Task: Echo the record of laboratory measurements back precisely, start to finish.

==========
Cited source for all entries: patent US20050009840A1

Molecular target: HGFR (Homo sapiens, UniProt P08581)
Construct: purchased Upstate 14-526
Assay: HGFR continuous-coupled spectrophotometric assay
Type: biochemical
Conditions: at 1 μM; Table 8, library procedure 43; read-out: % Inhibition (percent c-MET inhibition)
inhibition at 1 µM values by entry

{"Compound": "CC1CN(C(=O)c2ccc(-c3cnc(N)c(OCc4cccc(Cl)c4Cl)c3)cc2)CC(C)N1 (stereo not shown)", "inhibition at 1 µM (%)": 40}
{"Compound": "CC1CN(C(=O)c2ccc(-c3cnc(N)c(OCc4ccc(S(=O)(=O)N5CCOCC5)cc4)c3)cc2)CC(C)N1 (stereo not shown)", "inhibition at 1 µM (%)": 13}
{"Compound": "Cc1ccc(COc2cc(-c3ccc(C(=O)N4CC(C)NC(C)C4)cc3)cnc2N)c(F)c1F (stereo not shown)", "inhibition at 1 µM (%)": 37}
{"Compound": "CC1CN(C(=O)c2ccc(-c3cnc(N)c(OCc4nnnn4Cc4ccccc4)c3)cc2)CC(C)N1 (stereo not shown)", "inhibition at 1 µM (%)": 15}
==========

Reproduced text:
Cited source for all entries: patent US20050009840A1

Molecular target: HGFR (Homo sapiens, UniProt P08581)
Construct: purchased Upstate 14-526
Assay: HGFR continuous-coupled spectrophotometric assay
Type: biochemical
Conditions: at 1 μM; Table 8, library procedure 43; read-out: % Inhibition (percent c-MET inhibition)
inhibition at 1 µM values by entry

{"Compound": "CC1CN(C(=O)c2ccc(-c3cnc(N)c(OCc4cccc(Cl)c4Cl)c3)cc2)CC(C)N1 (stereo not shown)", "inhibition at 1 µM (%)": 40}
{"Compound": "CC1CN(C(=O)c2ccc(-c3cnc(N)c(OCc4ccc(S(=O)(=O)N5CCOCC5)cc4)c3)cc2)CC(C)N1 (stereo not shown)", "inhibition at 1 µM (%)": 13}
{"Compound": "Cc1ccc(COc2cc(-c3ccc(C(=O)N4CC(C)NC(C)C4)cc3)cnc2N)c(F)c1F (stereo not shown)", "inhibition at 1 µM (%)": 37}
{"Compound": "CC1CN(C(=O)c2ccc(-c3cnc(N)c(OCc4nnnn4Cc4ccccc4)c3)cc2)CC(C)N1 (stereo not shown)", "inhibition at 1 µM (%)": 15}